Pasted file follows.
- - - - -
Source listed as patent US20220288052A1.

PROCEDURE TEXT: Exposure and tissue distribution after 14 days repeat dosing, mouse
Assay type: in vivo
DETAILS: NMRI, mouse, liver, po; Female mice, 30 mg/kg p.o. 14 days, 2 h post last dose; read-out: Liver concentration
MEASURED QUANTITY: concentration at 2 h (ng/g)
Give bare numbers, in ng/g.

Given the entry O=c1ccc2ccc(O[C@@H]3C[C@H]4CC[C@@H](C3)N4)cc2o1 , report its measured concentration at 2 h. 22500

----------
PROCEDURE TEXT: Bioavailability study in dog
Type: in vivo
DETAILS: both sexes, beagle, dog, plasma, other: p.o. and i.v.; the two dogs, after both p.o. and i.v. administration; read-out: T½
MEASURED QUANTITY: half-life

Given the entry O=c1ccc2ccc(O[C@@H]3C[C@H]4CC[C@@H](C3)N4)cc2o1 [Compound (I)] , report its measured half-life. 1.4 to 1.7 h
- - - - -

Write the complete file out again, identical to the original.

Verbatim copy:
Source listed as patent US20220288052A1.

PROCEDURE TEXT: Exposure and tissue distribution after 14 days repeat dosing, mouse
Assay type: in vivo
DETAILS: NMRI, mouse, liver, po; Female mice, 30 mg/kg p.o. 14 days, 2 h post last dose; read-out: Liver concentration
MEASURED QUANTITY: concentration at 2 h (ng/g)
Give bare numbers, in ng/g.

Given the entry O=c1ccc2ccc(O[C@@H]3C[C@H]4CC[C@@H](C3)N4)cc2o1 , report its measured concentration at 2 h. 22500

----------
PROCEDURE TEXT: Bioavailability study in dog
Type: in vivo
DETAILS: both sexes, beagle, dog, plasma, other: p.o. and i.v.; the two dogs, after both p.o. and i.v. administration; read-out: T½
MEASURED QUANTITY: half-life

Given the entry O=c1ccc2ccc(O[C@@H]3C[C@H]4CC[C@@H](C3)N4)cc2o1 [Compound (I)] , report its measured half-life. 1.4 to 1.7 h